Wednesday, January 19, 2011

Book review: Killing Me Softly by Maggie Shayne

I count on Maggie Shayne to give me a thriller with hot sex scenes thrown in.  Some of the book was a bit cliched, and I still enjoyed reading it.

Dawn is a specialty mechanic in California.  Bryan is her former high school sweetheart back home in Vermont.

Off-duty cop Bryan finds a dead body in his bed - apparently killed by a copycat of the Shadow Falls Strangler, said Strangle having recently died in prison. 

Dawn's mom, now married to Bryan's dad, calls Dawn to come home for moral support.  She hems and she haws, but eventually she returns home, as we know she must, because Bryan is a primary suspect.

Bryan and Dawn's reunion is by turns tense and easy, as they fall into the old habits of friendship.  Over the course of the murder investigation, Bryan and Dawn remember why they were in love, confront relationship ghosts and go on the lam together when the Strangler strikes again. 

They run their own investigation while they're on the run, thanks to the original police reports on the Strangler, which Bryan happened to have in his garage before the copycat struck.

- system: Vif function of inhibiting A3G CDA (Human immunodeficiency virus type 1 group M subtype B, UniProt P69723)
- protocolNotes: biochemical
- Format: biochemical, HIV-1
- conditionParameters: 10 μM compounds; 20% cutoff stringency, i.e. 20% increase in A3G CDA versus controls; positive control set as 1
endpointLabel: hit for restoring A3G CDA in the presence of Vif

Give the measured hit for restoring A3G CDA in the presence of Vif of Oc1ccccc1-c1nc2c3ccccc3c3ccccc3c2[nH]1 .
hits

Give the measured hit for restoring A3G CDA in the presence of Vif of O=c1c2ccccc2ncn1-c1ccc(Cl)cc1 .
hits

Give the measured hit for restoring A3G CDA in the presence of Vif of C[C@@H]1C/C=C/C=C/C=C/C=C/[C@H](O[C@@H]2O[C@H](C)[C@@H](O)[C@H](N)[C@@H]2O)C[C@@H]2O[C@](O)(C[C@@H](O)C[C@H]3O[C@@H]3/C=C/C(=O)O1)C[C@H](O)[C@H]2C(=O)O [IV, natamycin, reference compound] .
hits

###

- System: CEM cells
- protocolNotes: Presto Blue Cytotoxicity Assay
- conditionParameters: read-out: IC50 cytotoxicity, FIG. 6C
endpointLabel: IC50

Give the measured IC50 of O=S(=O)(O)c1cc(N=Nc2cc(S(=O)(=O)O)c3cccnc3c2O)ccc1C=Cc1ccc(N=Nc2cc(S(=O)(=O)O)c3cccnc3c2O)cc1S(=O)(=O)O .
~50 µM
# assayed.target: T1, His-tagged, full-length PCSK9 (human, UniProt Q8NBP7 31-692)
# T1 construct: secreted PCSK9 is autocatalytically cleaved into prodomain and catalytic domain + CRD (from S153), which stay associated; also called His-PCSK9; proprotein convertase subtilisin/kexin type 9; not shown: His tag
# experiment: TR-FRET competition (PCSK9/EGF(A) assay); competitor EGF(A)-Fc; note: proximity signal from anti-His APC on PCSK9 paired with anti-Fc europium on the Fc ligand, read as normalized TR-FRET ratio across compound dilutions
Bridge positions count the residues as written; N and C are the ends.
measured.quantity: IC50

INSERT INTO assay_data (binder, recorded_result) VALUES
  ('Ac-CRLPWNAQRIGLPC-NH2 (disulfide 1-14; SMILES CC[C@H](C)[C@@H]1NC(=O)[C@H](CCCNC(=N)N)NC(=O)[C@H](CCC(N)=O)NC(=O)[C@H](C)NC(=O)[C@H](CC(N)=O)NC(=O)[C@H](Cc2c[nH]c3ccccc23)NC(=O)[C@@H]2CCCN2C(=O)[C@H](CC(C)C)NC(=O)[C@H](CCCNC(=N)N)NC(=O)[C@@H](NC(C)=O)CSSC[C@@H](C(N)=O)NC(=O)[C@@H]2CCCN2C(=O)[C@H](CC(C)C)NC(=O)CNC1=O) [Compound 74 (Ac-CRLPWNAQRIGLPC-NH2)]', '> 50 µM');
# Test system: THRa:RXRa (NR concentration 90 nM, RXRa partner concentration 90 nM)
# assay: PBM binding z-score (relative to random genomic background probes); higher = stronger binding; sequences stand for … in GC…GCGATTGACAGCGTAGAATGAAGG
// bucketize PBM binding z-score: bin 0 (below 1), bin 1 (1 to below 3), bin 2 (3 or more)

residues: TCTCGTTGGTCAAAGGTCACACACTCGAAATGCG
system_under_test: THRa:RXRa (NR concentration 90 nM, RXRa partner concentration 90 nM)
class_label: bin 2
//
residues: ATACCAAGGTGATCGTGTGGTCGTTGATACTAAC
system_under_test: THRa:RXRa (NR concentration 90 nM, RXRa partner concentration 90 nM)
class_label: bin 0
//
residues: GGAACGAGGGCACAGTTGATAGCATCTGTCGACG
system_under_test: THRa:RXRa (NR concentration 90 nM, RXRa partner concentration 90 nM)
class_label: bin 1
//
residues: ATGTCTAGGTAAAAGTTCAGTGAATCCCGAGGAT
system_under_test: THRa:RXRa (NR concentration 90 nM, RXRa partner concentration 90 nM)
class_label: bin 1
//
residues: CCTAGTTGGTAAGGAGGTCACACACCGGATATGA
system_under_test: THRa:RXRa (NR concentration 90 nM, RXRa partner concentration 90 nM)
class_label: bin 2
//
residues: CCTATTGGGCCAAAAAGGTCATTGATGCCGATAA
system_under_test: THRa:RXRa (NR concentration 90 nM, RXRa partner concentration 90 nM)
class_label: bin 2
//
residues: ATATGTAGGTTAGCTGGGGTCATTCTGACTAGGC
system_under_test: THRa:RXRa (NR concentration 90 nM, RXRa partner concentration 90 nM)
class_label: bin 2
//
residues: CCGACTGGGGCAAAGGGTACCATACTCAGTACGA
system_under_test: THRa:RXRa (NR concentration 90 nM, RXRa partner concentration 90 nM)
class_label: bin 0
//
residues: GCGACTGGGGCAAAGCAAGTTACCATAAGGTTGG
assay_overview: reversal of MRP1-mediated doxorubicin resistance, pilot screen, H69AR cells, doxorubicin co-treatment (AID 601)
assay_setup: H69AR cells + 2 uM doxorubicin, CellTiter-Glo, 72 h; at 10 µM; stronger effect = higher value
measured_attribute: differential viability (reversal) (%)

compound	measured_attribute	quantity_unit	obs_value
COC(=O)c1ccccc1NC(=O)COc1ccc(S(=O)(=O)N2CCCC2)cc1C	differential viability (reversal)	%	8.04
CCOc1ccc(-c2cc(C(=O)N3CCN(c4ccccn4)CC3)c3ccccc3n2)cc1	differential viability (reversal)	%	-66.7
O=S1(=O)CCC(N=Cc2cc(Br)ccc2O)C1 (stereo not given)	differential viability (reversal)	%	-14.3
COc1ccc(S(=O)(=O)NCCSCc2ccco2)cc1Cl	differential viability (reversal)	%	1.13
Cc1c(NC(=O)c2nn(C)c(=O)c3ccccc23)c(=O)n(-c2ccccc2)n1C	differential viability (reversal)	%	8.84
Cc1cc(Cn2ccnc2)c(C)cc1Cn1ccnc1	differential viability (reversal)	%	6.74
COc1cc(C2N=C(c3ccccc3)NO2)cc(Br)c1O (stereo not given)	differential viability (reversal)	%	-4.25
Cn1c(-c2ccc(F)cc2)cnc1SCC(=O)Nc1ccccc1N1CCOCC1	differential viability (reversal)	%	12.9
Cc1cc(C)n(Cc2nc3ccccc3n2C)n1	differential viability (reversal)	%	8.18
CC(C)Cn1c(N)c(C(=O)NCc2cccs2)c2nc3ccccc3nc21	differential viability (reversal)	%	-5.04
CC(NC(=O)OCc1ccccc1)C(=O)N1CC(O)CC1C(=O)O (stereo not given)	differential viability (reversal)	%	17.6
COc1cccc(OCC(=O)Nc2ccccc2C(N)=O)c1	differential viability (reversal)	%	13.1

And so, thrilling action ensues and some romance is to be had, old friends are rediscovered and new friends are found in unlikely places.

What I didn't like:  I met the killer in the first few pages of the book, and I knew who he was the minute he stepped onstage.  When I turned out to be right, I was deeply disappointed, because this sort of foreshadowing, for lack of a better word, falls short of Shayne's best.  I knew what the "witness" twist was very shortly after said witness was first discussed when reading a police report.  The sex scenes were tame in comparison to what I know Ms. Shayne can write.

What I did like:  The friendship of Dawn and Bryan was fairly realistic.  It moved tensely from the first re-meeting, when both parties remembered their mutual attraction, to the culmination of their story, with a supercorny but appropriate to the relationship resolution.  Shayne avoided the too-easy love at second sight immediate rebonding that some storytellers insist on using.

All in all, this was an enjoyable read.  It wasn't the best of Maggie Shayne's books, but it was better than the last one I read a week or so ago.

I bought this book sometime last year, and got nothing out of it but reading a good book.  I'll list it somewhere, and it's in like-new condition.  No, really.  I am more than a little OCD about my brand new books.  lol

Killing Me Softly